Stephanie Gilmore
Stephanie Gilmore has clinched her eighth surfing world title beating Carissa Moore in the final. Image by PR HANDOUT IMAGE PHOTO
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Women take up surf training as regional drownings spike

Jack Gramenz March 5, 2024

Surfing is riding a new wave of interest from women.

There has been a surge in females taking to the water since the COVID-19 pandemic, according to Surfing NSW programs support officer Kathy Walton.

A grant the body received, one of 22 under the state government’s Investing In Women program, has helped provide 150 women with coaching certificates while another round of funding opening on Tuesday will see $250,000 go to selected organisations.

Surfing NSW’s program helped empower more women and girls participate in a historically blokey sport and bring with them improved surf lifesaving skills, first-aid CPR and ocean safety training, Ms Walton said.

Almost 100 people drowned during summer, according to a Surf Lifesaving Australia report on Friday.

Surfing NSW targeted regional and remote areas that accounted for 60 per cent of drownings along the coast, up nine per cent over the previous year.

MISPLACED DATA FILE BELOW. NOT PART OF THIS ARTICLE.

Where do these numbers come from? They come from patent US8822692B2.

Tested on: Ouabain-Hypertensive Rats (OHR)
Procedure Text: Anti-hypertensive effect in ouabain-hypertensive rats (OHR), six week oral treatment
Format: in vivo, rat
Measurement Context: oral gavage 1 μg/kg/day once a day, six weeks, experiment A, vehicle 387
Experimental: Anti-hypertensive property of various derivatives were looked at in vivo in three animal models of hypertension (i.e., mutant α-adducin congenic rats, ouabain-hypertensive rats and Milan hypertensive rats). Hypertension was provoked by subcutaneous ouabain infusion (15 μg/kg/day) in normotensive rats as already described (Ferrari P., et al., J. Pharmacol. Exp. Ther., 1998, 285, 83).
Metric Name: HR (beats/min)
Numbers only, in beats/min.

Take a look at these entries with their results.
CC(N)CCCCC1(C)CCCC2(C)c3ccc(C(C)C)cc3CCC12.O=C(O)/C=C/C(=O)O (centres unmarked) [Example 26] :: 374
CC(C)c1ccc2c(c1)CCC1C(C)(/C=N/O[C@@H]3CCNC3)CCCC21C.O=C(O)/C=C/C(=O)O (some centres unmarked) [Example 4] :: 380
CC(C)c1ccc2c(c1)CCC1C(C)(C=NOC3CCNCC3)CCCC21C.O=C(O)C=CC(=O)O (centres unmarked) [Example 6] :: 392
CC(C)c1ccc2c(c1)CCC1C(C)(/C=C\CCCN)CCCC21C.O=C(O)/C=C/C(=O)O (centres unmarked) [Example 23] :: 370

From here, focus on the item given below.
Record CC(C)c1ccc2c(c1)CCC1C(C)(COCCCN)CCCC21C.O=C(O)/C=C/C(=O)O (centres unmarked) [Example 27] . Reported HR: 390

“Beaches aren’t patrolled all the time … we’re giving those skills to regional areas and surfers, then they’re able to use those skills when it’s an unpatrolled beach … it’s very beneficial to the community,” Ms Walton told AAP.

In addition to training there are also credentials required for coaching which carry their own cost but Ms Walton said a larger barrier remained.

“It’s just more the confidence thing, being able to encourage women to get more involved.”

Gendered perceptions of surfing are improving on the back of Australian champions such as Layne Beachley, Stephanie Gilmore and Tyler Wright.

“It has changed immensely but we still want to provide more opportunities for women in the surf industry,” Ms Walton said.

She wants to empower more females to take up coaching and mentor girls into the sport in a supportive and safe environment.

The grants also helped local businesses, with some participants filling roles at understaffed surf schools.

“We found so many benefits from this and it was a really amazing thing to empower women, so we’re hoping that we can do all this again,” Ms Walton said.

The latest round of grants have multi-year funding available for the first time.

“Some projects simply can’t be delivered in a 12-month period,” Women Minister Jodie Harrison said.

“It means there can be more robust programs funded under the grant.”

Up to $250,000 is available for multi-year projects advanced by registered non-profits, local councils and private sector industry bodies, while annual funding provides between $25,000 and $100,000 grants from the $1 million fund.

“The key thing is … a real commitment to making sure what the funds are going to be used for is going to make a real difference in women’s lives and in fact the way that our communities operate,” Ms Harrison told AAP.